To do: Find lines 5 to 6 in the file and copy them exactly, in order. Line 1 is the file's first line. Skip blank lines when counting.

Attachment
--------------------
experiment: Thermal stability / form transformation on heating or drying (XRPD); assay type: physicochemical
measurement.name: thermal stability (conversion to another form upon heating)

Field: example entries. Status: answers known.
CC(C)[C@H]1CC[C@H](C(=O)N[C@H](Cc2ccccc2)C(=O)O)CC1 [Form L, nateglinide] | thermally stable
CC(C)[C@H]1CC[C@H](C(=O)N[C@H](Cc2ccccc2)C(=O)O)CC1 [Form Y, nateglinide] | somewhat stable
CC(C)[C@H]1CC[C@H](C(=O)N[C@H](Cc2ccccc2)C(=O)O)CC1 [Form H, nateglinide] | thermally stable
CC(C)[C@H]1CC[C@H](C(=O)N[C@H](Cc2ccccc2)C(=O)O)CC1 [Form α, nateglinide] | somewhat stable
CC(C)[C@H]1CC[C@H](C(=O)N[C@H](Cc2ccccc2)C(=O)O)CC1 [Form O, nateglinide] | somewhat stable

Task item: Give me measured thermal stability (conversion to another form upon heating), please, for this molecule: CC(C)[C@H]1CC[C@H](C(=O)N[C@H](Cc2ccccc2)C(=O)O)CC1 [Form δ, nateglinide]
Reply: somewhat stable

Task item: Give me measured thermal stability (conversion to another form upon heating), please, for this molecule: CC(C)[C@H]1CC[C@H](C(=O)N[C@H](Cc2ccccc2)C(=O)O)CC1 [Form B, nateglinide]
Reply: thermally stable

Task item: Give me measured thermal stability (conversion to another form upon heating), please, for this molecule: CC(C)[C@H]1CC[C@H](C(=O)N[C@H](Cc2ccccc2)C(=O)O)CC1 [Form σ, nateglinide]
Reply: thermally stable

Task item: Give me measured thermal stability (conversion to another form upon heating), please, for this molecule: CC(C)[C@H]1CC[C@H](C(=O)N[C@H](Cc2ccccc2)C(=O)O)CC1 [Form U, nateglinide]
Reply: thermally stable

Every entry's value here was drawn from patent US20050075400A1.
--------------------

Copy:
CC(C)[C@H]1CC[C@H](C(=O)N[C@H](Cc2ccccc2)C(=O)O)CC1 [Form Y, nateglinide] | somewhat stable
CC(C)[C@H]1CC[C@H](C(=O)N[C@H](Cc2ccccc2)C(=O)O)CC1 [Form H, nateglinide] | thermally stable